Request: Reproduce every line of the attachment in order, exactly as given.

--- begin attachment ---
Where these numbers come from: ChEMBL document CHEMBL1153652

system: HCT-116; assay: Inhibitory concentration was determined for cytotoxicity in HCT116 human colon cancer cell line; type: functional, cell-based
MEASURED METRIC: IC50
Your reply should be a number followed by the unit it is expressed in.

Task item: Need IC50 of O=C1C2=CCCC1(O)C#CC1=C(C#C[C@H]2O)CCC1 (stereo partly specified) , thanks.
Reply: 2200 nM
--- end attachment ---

Where these numbers come from: ChEMBL document CHEMBL1153652

system: HCT-116; assay: Inhibitory concentration was determined for cytotoxicity in HCT116 human colon cancer cell line; type: functional, cell-based
MEASURED METRIC: IC50
Your reply should be a number followed by the unit it is expressed in.

Task item: Need IC50 of O=C1C2=CCCC1(O)C#CC1=C(C#C[C@H]2O)CCC1 (stereo partly specified) , thanks.
Reply: 2200 nM